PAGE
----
One of the greatest challenges to the mediators here at Liaise Divorce Solutions is educating the public as to what exactly mediation is and dispelling myths as to what it is not.
In a nutshell, mediation is at root a “supported conversation”. The parties that have a disagreement in need of management sit down in a neutral location with a professional communications expert, also known as a “mediator”, and systematically work through the issues between them. In a divorce situation the mediator is known as a “divorce mediator“. The goal of the mediation is to arrive at a contract that sets forth all the agreed-upon terms and conditions the parties have negotiated. This agreement becomes the basis for a “stipulated” judgment.It is known as a stipulated judgment because the parties are telling the judge this is what we have pre-agreed you should Order.
Many people confuse “mediation” with “arbitration”. Arbitration is essentially the same as going in front of a judge. It is an “adversarial” proceeding. The difference is that an arbitrator is a private party that the disputants have agreed will serve as a judge. An arbitrator, like a judge, hears testimony, reviews documents and applies “rules of evidence” to determine what is, and is not, admissible and/or relevant to the matter. The rules of evidence that an arbitrator will apply are very similar to the rules of evidence in a court of law. Evidence must be “relevant”. That is it must apply to the situation at hand. It must be “competent”. It must be a legally admissible and tend to prove that which it is offered to prove. It must not be “hearsay”. Hearsay is an out of court statement offered for its truth. There are entire treatises written on the “rules of evidence” and is not possible to convey more than a basic idea of what the concept stands for in this article. The arbitrator will then make a decision or judgment as to which party has presented the better case and rule accordingly.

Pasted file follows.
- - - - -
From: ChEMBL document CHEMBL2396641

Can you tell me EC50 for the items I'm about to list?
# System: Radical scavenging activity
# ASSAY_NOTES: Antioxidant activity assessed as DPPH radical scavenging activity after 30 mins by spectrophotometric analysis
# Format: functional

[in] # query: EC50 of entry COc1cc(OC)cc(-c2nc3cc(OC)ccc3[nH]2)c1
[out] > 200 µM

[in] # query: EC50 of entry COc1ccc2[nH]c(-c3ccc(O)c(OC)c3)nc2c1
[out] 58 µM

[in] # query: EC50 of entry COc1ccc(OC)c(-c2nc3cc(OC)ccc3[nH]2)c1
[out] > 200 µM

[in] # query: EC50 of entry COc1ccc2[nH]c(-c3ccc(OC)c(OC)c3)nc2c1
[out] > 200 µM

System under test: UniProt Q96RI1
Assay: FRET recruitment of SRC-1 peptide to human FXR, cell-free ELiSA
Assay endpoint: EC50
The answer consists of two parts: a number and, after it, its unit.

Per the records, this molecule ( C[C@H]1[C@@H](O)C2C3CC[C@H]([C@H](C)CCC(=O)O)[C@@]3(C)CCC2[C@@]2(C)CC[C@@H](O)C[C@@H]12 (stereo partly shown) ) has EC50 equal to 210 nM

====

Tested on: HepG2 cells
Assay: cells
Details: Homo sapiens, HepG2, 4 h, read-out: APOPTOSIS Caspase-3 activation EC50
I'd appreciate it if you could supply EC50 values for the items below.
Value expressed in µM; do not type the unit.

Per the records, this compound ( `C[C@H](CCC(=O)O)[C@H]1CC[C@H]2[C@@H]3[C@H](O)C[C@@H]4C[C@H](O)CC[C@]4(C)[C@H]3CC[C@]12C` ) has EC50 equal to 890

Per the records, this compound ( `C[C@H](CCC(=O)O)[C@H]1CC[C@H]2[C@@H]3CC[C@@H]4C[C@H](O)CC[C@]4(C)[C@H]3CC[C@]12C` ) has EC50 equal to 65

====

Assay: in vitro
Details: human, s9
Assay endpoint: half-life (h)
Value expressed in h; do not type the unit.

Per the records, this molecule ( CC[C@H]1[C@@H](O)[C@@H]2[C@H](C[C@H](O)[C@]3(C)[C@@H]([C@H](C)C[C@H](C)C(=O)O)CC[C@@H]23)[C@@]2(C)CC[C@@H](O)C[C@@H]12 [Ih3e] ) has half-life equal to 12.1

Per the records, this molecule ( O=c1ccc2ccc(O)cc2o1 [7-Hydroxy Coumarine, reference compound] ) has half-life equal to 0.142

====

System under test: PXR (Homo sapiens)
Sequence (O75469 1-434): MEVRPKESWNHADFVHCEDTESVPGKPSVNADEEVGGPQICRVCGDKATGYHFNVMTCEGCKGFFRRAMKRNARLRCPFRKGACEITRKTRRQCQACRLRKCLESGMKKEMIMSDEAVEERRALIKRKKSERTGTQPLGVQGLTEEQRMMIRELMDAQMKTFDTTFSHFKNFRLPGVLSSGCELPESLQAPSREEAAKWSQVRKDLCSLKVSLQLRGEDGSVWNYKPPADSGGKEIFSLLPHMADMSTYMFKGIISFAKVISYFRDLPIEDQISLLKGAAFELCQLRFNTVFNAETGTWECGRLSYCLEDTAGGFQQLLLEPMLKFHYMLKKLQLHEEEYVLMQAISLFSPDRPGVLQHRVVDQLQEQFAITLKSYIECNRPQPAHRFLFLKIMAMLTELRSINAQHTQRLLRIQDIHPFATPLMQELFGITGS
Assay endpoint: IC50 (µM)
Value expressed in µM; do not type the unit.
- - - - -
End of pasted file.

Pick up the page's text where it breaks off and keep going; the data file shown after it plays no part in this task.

Sometimes, very rarely, people who have participated in divorce mediation and have been unable to come to the exact terms of their proposed settlement will request what is known as mediation/arbitration. In these rare instances the parties can submit the unfinished part of their agreement to a pre-agreed-upon divorce lawyer, knowledgeable in the law of their situation, and request that she make a decision in their case.
In a family law matter, both arbitration and litigation are extremely unsatisfactory experiences for the parties.
Even highly experienced San Francisco divorce attorneys have had the experience where their proffered evidence went in smoothly and the experience where they were very frustrated in their attempts to present evidence to a judge or arbitrator. Why should you put yourself in a position where your attempt to tell your side of the story might be “rule bound”? The answer to this question is, you should not.
In mediation, both sides are free to tell their story. There is no “time limit” and there is no restriction on what statements or documents would be “admissible”. Indeed, a mediator, unlike a judge or arbitrator, makes no decisions or judgments. The role of the mediator is to assist the parties in expressing their side of the story to the other party.
There is another very important factor to be considered when trying to decide to divorce using mediation, arbitration or litigation. That is a financial element. The average cost of a litigated divorce in California is about $78,000. Arbitration, since you will also be paying an Arbitrator, is even more expensive. The average cost of a Liaise Divorce Solutions divorce is around $4,000. Also, people using divorce mediation as opposed to an adversarial proceeding like arbitration report a much higher satisfaction rate with the process.
You should make an informed decision and thoroughly investigate the option of divorce mediators if you are thinking about getting divorced.
David D. Stein, has been an attorney for 20 years and the founder of Liaise® Divorce Solutions. He is a trained best divorce mediator, dispute resolution specialist and lecturer on non-violent conflict management techniques and tools.